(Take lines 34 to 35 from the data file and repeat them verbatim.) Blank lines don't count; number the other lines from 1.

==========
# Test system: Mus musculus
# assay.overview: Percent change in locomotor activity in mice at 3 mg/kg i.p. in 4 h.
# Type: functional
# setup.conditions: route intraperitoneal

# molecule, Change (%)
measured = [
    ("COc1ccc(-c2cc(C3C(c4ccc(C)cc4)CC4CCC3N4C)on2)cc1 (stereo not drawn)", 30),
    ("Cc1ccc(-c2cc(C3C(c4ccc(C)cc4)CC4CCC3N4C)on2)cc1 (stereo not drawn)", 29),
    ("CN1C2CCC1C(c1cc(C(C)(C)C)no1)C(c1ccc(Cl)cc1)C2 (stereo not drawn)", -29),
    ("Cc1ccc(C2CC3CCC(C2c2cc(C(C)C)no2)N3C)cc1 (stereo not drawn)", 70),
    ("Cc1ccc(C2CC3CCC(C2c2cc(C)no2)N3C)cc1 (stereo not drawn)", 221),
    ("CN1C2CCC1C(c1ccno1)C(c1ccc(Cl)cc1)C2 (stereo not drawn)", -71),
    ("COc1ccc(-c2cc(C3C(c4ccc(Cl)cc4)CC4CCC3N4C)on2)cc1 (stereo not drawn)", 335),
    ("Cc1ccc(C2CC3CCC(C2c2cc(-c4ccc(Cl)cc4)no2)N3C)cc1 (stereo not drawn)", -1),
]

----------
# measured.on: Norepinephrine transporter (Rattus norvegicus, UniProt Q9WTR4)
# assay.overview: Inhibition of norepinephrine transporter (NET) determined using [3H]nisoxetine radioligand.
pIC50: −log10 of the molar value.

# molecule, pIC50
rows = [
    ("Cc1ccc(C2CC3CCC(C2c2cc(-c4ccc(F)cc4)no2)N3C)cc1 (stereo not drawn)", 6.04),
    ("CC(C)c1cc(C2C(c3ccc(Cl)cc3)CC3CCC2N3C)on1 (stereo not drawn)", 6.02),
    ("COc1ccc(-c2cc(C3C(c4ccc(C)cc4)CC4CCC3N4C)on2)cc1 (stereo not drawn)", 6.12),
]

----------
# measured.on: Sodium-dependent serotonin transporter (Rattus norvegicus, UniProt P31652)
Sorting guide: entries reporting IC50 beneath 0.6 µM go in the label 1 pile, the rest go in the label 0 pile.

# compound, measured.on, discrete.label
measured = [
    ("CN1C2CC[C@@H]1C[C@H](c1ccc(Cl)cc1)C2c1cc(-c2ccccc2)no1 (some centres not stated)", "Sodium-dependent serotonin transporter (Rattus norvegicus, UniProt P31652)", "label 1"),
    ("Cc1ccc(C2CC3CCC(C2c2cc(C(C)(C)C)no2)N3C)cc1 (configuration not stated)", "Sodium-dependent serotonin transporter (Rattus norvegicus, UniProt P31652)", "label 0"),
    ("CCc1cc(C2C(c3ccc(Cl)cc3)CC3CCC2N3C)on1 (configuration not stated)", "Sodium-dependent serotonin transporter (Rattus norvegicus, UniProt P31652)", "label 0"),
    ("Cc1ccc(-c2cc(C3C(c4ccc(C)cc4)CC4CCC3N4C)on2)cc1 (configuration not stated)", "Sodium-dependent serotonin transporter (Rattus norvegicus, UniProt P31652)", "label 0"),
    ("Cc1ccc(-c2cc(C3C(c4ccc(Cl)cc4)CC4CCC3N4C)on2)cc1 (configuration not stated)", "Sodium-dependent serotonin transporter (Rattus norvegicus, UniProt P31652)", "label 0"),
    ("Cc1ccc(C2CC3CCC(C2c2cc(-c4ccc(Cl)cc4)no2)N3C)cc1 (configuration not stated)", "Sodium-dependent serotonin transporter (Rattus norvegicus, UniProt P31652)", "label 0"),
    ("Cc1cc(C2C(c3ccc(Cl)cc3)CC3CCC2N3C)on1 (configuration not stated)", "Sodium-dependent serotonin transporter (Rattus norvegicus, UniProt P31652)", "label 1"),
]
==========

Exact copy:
    ("Cc1ccc(-c2cc(C3C(c4ccc(C)cc4)CC4CCC3N4C)on2)cc1 (configuration not stated)", "Sodium-dependent serotonin transporter (Rattus norvegicus, UniProt P31652)", "label 0"),
    ("Cc1ccc(-c2cc(C3C(c4ccc(Cl)cc4)CC4CCC3N4C)on2)cc1 (configuration not stated)", "Sodium-dependent serotonin transporter (Rattus norvegicus, UniProt P31652)", "label 0"),